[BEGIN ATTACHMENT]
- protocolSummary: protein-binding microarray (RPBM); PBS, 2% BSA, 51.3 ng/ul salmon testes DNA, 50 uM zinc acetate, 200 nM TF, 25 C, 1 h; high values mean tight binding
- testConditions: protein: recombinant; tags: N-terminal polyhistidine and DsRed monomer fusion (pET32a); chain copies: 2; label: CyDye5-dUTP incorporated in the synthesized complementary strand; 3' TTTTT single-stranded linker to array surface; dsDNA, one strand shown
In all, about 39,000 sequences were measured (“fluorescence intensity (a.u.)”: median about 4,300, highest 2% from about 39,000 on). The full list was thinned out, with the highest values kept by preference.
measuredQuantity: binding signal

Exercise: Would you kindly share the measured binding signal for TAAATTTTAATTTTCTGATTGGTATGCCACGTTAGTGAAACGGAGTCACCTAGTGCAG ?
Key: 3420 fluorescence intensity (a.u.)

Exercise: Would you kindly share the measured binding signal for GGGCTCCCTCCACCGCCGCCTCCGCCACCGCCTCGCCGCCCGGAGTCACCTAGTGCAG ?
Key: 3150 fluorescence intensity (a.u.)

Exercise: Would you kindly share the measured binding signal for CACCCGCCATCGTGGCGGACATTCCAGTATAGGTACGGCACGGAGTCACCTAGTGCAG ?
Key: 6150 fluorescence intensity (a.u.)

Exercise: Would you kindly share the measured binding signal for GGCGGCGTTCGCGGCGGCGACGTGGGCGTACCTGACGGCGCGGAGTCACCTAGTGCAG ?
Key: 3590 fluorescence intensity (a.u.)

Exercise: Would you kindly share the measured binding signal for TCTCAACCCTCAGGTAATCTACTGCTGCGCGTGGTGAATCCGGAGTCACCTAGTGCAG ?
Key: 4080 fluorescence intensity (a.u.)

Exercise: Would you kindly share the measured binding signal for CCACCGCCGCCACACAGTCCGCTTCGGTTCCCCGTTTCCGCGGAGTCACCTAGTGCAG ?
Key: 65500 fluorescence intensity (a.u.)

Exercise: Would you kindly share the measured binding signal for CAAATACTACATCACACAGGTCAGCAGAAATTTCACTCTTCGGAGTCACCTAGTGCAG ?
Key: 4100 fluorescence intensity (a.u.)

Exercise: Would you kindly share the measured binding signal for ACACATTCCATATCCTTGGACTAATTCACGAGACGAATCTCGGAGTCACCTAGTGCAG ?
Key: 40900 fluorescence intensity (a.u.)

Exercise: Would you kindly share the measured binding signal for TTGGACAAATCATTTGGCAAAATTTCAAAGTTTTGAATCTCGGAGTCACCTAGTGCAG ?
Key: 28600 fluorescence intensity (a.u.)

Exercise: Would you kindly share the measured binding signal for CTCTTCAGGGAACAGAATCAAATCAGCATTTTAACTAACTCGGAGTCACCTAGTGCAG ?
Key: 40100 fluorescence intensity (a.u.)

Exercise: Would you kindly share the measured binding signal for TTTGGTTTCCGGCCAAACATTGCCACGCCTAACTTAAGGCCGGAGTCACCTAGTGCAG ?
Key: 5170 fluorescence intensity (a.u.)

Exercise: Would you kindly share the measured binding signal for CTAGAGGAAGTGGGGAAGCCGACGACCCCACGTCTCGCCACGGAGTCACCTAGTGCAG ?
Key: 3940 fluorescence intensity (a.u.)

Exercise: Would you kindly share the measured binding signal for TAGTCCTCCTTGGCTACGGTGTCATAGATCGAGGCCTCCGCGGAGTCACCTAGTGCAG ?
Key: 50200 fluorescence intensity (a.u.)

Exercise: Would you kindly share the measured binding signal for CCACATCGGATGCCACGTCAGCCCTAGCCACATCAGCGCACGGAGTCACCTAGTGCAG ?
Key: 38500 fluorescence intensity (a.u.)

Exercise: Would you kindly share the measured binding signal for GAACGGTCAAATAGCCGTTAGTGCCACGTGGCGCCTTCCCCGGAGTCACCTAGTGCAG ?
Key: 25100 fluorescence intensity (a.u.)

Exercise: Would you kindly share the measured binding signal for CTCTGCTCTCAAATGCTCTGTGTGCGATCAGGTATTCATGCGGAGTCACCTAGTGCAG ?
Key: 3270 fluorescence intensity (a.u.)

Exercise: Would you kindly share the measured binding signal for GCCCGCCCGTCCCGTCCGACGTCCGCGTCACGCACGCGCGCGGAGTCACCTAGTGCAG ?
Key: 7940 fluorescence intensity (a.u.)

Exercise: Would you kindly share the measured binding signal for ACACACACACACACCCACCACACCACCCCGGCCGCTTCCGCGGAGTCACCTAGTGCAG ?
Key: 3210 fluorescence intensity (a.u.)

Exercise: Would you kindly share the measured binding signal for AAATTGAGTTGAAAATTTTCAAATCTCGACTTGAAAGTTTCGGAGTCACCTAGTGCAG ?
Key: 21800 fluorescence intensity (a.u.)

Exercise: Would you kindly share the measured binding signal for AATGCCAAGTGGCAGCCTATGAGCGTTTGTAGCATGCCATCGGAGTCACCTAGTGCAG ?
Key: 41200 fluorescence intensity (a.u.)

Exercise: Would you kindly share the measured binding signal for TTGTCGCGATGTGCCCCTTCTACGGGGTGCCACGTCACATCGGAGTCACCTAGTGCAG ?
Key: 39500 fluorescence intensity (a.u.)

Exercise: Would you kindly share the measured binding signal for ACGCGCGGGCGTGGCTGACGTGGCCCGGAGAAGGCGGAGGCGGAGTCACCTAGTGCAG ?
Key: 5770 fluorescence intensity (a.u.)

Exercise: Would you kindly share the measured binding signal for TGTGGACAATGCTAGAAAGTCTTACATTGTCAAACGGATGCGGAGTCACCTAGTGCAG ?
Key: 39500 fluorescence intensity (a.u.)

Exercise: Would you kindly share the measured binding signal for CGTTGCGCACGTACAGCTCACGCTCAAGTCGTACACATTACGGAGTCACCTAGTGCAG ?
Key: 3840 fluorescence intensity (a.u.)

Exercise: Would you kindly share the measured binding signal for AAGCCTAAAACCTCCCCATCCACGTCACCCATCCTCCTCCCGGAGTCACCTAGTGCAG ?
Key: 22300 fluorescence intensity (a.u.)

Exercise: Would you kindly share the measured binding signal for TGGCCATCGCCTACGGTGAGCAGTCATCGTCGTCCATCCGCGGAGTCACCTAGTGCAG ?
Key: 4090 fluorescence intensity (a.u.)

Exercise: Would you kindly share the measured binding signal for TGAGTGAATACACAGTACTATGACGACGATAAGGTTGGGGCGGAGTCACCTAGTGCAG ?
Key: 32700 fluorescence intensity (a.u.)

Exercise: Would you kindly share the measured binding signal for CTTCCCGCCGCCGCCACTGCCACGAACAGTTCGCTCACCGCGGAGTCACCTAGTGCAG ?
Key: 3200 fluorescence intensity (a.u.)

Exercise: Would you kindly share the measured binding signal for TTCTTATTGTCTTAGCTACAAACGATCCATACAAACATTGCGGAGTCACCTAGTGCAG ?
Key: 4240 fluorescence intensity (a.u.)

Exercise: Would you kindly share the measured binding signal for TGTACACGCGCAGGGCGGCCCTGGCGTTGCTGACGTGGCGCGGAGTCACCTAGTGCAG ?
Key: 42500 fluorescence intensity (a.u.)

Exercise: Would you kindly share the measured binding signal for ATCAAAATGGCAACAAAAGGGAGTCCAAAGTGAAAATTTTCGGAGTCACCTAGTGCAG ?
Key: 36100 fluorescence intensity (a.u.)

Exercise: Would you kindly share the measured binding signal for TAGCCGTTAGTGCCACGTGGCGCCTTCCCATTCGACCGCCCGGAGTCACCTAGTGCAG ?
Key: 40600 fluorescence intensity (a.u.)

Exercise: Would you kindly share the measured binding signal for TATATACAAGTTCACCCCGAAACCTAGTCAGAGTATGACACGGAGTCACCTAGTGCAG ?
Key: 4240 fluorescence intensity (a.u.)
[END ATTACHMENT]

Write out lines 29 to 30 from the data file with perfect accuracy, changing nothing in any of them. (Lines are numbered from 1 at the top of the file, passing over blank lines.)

Exercise: Would you kindly share the measured binding signal for TAGTCCTCCTTGGCTACGGTGTCATAGATCGAGGCCTCCGCGGAGTCACCTAGTGCAG ?
Key: 50200 fluorescence intensity (a.u.)